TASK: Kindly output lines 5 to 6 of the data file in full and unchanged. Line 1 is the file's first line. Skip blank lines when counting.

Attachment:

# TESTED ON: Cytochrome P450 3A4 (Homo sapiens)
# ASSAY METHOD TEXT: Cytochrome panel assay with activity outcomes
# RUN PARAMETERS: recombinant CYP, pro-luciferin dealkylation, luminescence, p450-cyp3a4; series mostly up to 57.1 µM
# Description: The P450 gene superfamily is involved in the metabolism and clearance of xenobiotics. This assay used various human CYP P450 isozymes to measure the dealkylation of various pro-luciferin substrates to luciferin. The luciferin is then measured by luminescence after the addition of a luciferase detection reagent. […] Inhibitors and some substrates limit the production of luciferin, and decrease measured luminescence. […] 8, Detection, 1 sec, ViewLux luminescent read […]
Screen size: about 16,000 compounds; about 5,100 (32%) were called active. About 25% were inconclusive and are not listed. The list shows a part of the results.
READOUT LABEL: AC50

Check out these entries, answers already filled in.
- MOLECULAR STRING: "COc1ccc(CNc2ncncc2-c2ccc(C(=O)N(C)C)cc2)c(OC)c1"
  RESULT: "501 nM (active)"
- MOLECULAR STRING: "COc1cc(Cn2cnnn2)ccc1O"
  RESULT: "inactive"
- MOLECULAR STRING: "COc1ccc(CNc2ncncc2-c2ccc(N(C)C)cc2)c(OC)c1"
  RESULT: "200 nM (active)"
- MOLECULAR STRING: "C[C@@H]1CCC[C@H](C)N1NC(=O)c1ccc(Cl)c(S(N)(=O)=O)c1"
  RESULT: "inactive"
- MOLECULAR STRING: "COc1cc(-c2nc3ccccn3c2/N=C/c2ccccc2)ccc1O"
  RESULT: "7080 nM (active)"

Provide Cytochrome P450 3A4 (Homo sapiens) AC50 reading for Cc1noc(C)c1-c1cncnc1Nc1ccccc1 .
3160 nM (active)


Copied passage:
Screen size: about 16,000 compounds; about 5,100 (32%) were called active. About 25% were inconclusive and are not listed. The list shows a part of the results.
READOUT LABEL: AC50